I think we’re going to be left reeling, as we pass the surges and residual cases, with the question of what it means to be here right now. These ways of living are clearly not working and are not meant to sustain people. What can this place offer, not just for those who are here now but for those who we don’t even know, who will be here one day in the future? At the core of it is this question: how do we care for ourselves and how do we care for others? Our sense of being here is so deeply connected to other people. I think we’ve learned through the pandemic what isolation means. How do we build that life in common?
An interview with Ingrid Burrington
Our interview with Ingrid Burrington, published in May, covers the reign of Amazon, pandemic disruption to global supply chains, and elaborates on what problems technology can solve and what it cannot. For more on tech, look to DeepMay’s overview from March: “Experiments in Tech Autonomy.”
Part of the work of trying to restructure really complex systems, that currently feel quite intractable and recalcitrant, is finding the wherewithal to think on that longer time horizon. Which can feel very out of reach for a lot of people right now. Certainly it’s hard for me. I also think it’s about understanding what tools you actually need. Engineering new systems, in this case—some of them are technical problems, but most of them are political problems. The reason it’s apparently easier to go to the moon than to address poverty is because nobody in power has to give anything up to send someone to the moon.
On Recent Expressions of Anishinabe Sovereignty
This essay from Liaisons Montreal & Committee for Territorial Defense and Decolonization looks at the ongoing resistance of the Anishinabe against the encroachments of the state, developers, and sport hunters. Published in November, translated from French. Pair with Frances Nguyen’s piece from March on the Wetʼsuwetʼen blockades: “Dousing the Glim.”
The blockades give time for the forest to replenish itself, so it can thrive once again. Fawns will survive to become adults who give birth to more fawns. How many settlers have never seen a moose, living a life pitted against wildlife? What will happen to the Anishinabe forest, still spared by colonial infrastructure in spite of the mines and clear cuts, when the settlers come to expropriate and privatize the fresh water sources, once they poison their own? What will happen when white people flock to one of the last livable places on the planet, for the very reason that they have not spoiled it yet? The role non-Indigenous allies will be called on to fill in those days starts here and now. The forest can teach what is required to defend it, if only one can listen.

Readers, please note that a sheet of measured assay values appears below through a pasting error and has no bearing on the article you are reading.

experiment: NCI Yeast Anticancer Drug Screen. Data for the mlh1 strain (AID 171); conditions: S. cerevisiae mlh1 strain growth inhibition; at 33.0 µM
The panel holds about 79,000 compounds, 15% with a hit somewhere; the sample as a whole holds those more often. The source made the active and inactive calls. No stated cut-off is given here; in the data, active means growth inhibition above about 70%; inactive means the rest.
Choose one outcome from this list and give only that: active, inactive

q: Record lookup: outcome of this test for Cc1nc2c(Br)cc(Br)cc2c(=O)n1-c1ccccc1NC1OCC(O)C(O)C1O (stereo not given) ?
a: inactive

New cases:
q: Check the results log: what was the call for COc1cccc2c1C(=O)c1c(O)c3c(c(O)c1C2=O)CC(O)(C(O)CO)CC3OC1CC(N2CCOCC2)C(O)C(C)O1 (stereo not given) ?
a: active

Santiago de Chile’s community kitchens amid the pandemic and uprising
Benito Brava’s September essay on Santiago’s community kitchens explores the tension between mutual aid and popular uprising, between government approval and state repression. Make sure to also check the first in this series on Chile: “Another End of the World is Possible” from our debut issue.
The conflict between the ollas comunes and state institutions reveals that autonomous relief initiatives can contest territory through normalizing evasion and providing space for conspiracy. By evading forms of surveillance and social control, autonomous relief initiatives have the potential to contest the boundaries of abandoned territories and populations through bringing together disparate, seemingly incongruous social blocs. In doing so, they can further fracture long-standing divisions between privileged and marginalized, between formal and informal, between citizen and criminal, between frontliner and homebound, and between network and organization.
Stay sharp. The world’s not getting any saner.
You’re on Path B,